They did so over the objections of a vocal libertine lobby, which argued that the right to have sex anywhere, anytime, with anyone (or anyones), was intrinsic to the gay experience, that gay sex itself amounted to a political speech.
“Being gay has always been a revolutionary act,” Mr. Kaiser said. “Since we’ve rejected all convention, we don’t have to observe any rules when it comes to our bodies.” He added, “I think that is a disaster.”
Yet in recent years, with the advent of new anti-retroviral treatments, AIDS has come to seem a less imminent threat.
“This ordeal as a whole may be over,” H.I.V.-positive journalist Andrew Sullivan wrote in a 1996 New York Times Magazine article, provocatively entitled, “When Plagues End.” Since the introduction of the new drug therapies, and in particular since The Times declared an end to the epidemic, “we haven’t really done prevention,” said Walt Odets, a prominent psychologist and author of In the Shadow of the Epidemic: Being HIV-Negative in the Age of AIDS. And that, almost inevitably, has led to a slackening in vigilance, and a rise in risky behavior. A few years ago, the change in moral temperature seemed affirmed when it was revealed that Mr. Sullivan had placed a personal ad on a Web site advertising his desire to find partners for “bareback” sex. Mr. Sullivan disclosed his H.I.V. status in the ad, and passionately defended his right to have pleasurable, consensual sex. He subsequently called the episode “one of the most homophobic and H.I.V.-phobic witch hunts in recent times.” (Mr. Sullivan did not respond to several messages on Tuesday.) Yet the episode-unthinkable in the besieged era before anti-retrovirals-is one that comes up time and again in conversations with gay activists.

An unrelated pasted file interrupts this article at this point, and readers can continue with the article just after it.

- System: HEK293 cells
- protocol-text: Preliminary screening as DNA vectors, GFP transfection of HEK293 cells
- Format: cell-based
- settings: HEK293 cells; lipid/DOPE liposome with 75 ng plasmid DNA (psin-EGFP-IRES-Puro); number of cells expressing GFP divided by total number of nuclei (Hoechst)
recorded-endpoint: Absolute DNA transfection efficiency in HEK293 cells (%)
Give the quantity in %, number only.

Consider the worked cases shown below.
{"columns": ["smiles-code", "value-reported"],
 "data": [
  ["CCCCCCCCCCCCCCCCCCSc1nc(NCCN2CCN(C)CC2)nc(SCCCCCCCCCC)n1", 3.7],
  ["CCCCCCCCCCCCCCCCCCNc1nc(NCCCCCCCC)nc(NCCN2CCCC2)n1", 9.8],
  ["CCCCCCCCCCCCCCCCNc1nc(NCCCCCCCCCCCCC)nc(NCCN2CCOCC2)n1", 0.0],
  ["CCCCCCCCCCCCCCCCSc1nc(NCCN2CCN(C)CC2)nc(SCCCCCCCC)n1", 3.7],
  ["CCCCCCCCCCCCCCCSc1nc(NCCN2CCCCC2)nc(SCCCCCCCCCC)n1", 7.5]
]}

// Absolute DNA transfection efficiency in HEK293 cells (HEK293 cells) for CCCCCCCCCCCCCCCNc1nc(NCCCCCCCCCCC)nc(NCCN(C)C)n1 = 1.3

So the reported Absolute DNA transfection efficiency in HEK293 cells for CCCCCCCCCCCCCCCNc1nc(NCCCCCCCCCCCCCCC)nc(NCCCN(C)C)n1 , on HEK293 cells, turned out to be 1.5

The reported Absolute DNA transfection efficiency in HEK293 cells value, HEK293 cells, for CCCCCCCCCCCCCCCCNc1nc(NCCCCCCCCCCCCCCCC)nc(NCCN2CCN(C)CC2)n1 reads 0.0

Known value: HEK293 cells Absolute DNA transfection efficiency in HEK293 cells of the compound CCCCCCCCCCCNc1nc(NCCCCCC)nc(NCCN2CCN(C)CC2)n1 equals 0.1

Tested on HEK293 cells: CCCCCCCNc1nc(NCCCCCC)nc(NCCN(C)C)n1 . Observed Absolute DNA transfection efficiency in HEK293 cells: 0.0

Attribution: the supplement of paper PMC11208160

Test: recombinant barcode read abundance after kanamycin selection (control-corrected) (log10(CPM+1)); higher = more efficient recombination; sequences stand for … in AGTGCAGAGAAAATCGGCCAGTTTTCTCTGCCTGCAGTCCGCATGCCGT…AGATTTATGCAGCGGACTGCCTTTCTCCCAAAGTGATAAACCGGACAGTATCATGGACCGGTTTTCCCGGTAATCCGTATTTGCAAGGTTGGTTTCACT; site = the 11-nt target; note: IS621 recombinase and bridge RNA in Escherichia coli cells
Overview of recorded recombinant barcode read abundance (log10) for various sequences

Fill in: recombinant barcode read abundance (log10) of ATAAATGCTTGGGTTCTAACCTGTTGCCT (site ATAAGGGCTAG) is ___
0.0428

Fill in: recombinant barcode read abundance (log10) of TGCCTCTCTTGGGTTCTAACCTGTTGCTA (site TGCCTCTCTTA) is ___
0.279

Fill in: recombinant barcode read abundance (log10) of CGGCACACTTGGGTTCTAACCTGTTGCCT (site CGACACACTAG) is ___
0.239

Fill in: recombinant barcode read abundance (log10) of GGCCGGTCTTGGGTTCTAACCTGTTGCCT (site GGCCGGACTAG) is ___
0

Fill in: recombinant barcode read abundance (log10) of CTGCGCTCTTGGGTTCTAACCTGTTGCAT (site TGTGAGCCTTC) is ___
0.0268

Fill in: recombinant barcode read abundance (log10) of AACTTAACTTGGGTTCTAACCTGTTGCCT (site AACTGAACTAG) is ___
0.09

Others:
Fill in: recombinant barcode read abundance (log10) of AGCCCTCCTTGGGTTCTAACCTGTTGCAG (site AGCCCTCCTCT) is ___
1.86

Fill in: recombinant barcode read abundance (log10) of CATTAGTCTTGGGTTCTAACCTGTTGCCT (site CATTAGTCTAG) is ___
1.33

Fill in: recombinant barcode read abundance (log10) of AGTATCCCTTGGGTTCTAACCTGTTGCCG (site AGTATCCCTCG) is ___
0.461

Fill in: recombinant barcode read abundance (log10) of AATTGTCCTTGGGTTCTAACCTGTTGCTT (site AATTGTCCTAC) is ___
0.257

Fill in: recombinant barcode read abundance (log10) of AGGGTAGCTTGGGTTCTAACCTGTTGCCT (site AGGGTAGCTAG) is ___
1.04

“Why should we allow Web sites that are exclusively for people who want to bareback like the one that Andrew Sullivan posted himself on a couple of a years ago?” Mr. Kaiser asked. “I just don’t see any inalienable right to spread a deadly disease.”
For more than a decade, public-health advocates have been warning of a resurgence of libertinism. (Mr. Kaiser, for instance, forwarded The Observer an editorial he’d written on the subject back in 1992.) This week’s alarm about a new, ultra-virulent H.I.V. strain, though perhaps premature, seemed to vindicate the fears that gay New Yorkers had learned nothing from the past.
The patient in whom the purported new strain was diagnosed reportedly met men online to arrange crystal-methamphetamine-fueled orgies; according to one report, he may have engaged in sex with hundreds of other men. The parallels to Gaetan Dugas, the promiscuous flight attendant who came to be known as “Patient Zero” to the epidemiologists trying to piece together AIDS’ emergence across America, were obvious-though it could be argued that Mr. Dugas’ behavior was more understandable, since he never knew the risks. “This guy is a total and utter asshole,” said Mr. Kramer, who in April will publish a book entitled The Tragedy of Today’s Gays. “What happens is, this is what people think gay people are like. Now we can’t move forward, we can’t get to our place in the sun, because of stupid assholes like this.”